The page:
For the past several years, major payers in U.S. health care have experimented with new payment models that create incentives to control unnecessary health care spending. The traditional fee-for-service model for health insurance does not give providers a reason to control health costs: The more services they provide, the more they get paid.

Private and public health plans have sought new payment systems that place more responsibility for cost containment on providers, and that give providers the chance to earn benefits from cost savings.

Medicare ACOs and Shared Savings:

The Centers for Medicare and Medicaid Services (CMS), for example, launched the Medicare Shared Savings Program for Accountable Care Organizations (ACO). Providers, mostly physicians and hospitals, band together to create ACOs and deliver care to Medicare beneficiaries. If the ACO providers work together to reduce wasteful health care spending, they earn a portion of the savings.

Some states are looking into ACOs for Medicaid enrollees. I also suggested in a previous post that Medicare should extend its shared savings payments to Medicaid long-term care providers. For more on those subjects, see these blog posts:

Population-Based Payments a Model for Employers:

Similar to the ACO model, population-based payments give groups of providers a set fee to care for patients, and shares some of the health cost savings with them as well. Providers also could be held accountable for cost overruns.

In a recent brief, Bailit Health Purchasing looks at a few case studies in which large employers have successfully brought down spending on employee health care by switching to population-based payments. A few highlights from the brief:

1. California Public Employees Retirement System (CalPERS)
In this project, Blue Shield of California paid a set fee to a couple of large providers who would then care for 41,500 CalPERS beneficiaries. The providers also would share in cost savings. Over three years, CalPERS has saved $32 million. Inpatient hospital readmissions dropped 15 percent, and the number of surgeries decreased 13 percent.

2. Intel Corporation
Intel made an agreement with Presbyterian Health System in Albuquerque in which the provider would share some of the financial risk in caring for 10,000 Intel employees. The health system would get additional quality and outcome-based payments if it performed well. But if it performed poorly, the provider was at risk to lose revenue. The Bailit team’s brief does not report the results but says Intel is hopeful the project will reduce costs.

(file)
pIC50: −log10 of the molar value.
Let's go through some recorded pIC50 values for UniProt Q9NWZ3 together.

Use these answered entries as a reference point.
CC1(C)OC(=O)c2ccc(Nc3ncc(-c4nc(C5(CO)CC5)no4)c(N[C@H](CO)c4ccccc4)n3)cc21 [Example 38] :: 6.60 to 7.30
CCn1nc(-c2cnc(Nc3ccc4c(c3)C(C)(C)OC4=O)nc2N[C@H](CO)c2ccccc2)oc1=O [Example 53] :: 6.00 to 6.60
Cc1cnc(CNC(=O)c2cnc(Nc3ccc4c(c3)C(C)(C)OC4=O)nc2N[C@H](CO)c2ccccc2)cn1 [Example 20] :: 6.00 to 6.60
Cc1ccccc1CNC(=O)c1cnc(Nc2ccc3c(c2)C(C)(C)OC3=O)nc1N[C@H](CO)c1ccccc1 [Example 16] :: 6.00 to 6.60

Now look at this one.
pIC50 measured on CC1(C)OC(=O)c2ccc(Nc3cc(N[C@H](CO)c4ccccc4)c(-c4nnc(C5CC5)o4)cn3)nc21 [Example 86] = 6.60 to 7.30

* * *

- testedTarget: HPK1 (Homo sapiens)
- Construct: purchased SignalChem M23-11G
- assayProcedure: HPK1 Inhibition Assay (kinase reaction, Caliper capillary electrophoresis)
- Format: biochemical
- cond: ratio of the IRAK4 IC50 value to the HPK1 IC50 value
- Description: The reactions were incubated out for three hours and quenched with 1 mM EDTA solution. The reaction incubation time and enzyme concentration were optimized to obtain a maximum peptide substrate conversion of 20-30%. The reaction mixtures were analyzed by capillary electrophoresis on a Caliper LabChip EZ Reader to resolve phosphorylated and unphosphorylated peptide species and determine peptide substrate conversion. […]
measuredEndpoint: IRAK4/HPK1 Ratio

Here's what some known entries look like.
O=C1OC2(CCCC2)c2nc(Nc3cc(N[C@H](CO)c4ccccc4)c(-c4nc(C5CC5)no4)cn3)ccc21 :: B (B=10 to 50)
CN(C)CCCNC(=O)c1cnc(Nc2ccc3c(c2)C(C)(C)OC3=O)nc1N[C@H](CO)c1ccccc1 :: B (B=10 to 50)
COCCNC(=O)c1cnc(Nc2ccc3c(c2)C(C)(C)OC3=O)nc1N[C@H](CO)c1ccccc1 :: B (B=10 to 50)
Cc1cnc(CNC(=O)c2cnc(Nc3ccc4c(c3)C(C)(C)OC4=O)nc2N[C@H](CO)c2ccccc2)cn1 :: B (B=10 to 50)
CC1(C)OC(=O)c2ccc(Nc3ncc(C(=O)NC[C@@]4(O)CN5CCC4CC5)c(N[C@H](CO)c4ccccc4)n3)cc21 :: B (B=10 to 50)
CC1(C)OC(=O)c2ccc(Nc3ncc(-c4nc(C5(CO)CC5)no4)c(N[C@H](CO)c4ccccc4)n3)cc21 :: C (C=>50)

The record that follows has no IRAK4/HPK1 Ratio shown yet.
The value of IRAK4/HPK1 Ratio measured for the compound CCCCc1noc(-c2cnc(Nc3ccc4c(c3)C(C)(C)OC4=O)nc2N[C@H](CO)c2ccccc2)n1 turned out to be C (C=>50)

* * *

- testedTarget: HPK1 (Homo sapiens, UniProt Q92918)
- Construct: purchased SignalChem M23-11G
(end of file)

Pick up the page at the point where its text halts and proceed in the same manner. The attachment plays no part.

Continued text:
3. Maine State Employee Health Commission
In this case, the Maine State Employee Health Commission and a local system of hospitals and physicians signed a contract requiring the providers to reduce costs by $1 million, while also meeting quality standards.

Bundled Payments Another Form of Provider Responsibility:

Bundled payments are when a health plan or other pay0r reimburses providers for all services related to a certain condition. For example, the provider gets a lump sum for a heart surgery, including all services to prepare and to recover from the procedure. As with population-based payments and ACOs, bundled payments are a way to put some of the responsibility for cost containment on providers.

A separate Bailit brief describes how Medicare and one private employer have attempted to use bundled payments in their employee health care programs.

1. Baptist Health Care System Acute Care Episode
Medicare’s Acute Care Episode (ACE) program makes bundled payments to hospitals and physicians for groups of services, including 28 cardiac and nine orthopedic services. The providers also can earn up to 25 percent of regular fees in a shared savings agreement. Baptist Health Care so far has saved an average $2,000 per case, and its physicians have received $280 per case in bonus payments.

2. Medicare Heart Bypass Center Project
This project from the mid-1990s allowed CMS to make bundled payments to participating hospitals for heart bypass surgeries and related services. The program saved $17 million over 27 months and at four hospitals. The savings figure comes from a research paper in 1997 and would be significantly higher in today’s dollars.

3. Employers Coalition on Health
The Employers Coalition on Health purchased group health insurance for a number of employers in Illinois. The coalition in 2011 began to transition to bundled payments, but the Bailit brief does not say whether the results are available.

In addition to those examples, the new CMS Innovation Center launched the Bundled Payments for Care Improvement (BCPI) Initiative, which could give additional evidence on the benefits of bundled payments.

Health Insurance More Expensive for Employers and Employees:

Health costs for employers and employees have risen dramatically in recent years. From 2001 to 2009, employer-sponsored insurance premiums increased 60 percent for the employer’s share and 90 percent for the employee’s share. Employers also have reduced retiree health benefits and, says the Employee Benefit Research Institute (EBRI), most employers in 2013 will increase retiree premiums while reducing health benefits.

Bailit Health Purchasing, in partnership with the Robert Wood Johnson Foundation (RWJF), recently published a series of briefs that might interest businesses struggling with health costs and spending. The briefs discuss four payment reform models, analyze a few test cases, and include additional resources for organizations that want to implement the models.

Kudos to my old friend Michael Bailit and his team for this great work.

This post is part of a series highlighting new payment models and cases.